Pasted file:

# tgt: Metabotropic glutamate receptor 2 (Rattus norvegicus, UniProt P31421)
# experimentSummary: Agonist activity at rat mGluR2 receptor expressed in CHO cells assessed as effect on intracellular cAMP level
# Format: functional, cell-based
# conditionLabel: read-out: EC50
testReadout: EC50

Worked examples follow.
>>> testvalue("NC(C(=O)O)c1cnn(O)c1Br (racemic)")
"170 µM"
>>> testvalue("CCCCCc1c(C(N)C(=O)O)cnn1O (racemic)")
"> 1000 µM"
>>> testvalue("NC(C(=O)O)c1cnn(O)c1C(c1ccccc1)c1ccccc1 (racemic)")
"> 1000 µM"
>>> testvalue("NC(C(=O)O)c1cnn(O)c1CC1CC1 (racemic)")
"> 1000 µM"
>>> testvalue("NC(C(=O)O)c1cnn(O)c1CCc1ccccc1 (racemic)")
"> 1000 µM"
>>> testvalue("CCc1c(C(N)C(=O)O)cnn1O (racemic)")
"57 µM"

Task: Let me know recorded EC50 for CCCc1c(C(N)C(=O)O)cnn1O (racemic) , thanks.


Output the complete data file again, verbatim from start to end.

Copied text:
# tgt: Metabotropic glutamate receptor 2 (Rattus norvegicus, UniProt P31421)
# experimentSummary: Agonist activity at rat mGluR2 receptor expressed in CHO cells assessed as effect on intracellular cAMP level
# Format: functional, cell-based
# conditionLabel: read-out: EC50
testReadout: EC50

Worked examples follow.
>>> testvalue("NC(C(=O)O)c1cnn(O)c1Br (racemic)")
"170 µM"
>>> testvalue("CCCCCc1c(C(N)C(=O)O)cnn1O (racemic)")
"> 1000 µM"
>>> testvalue("NC(C(=O)O)c1cnn(O)c1C(c1ccccc1)c1ccccc1 (racemic)")
"> 1000 µM"
>>> testvalue("NC(C(=O)O)c1cnn(O)c1CC1CC1 (racemic)")
"> 1000 µM"
>>> testvalue("NC(C(=O)O)c1cnn(O)c1CCc1ccccc1 (racemic)")
"> 1000 µM"
>>> testvalue("CCc1c(C(N)C(=O)O)cnn1O (racemic)")
"57 µM"

Task: Let me know recorded EC50 for CCCc1c(C(N)C(=O)O)cnn1O (racemic) , thanks.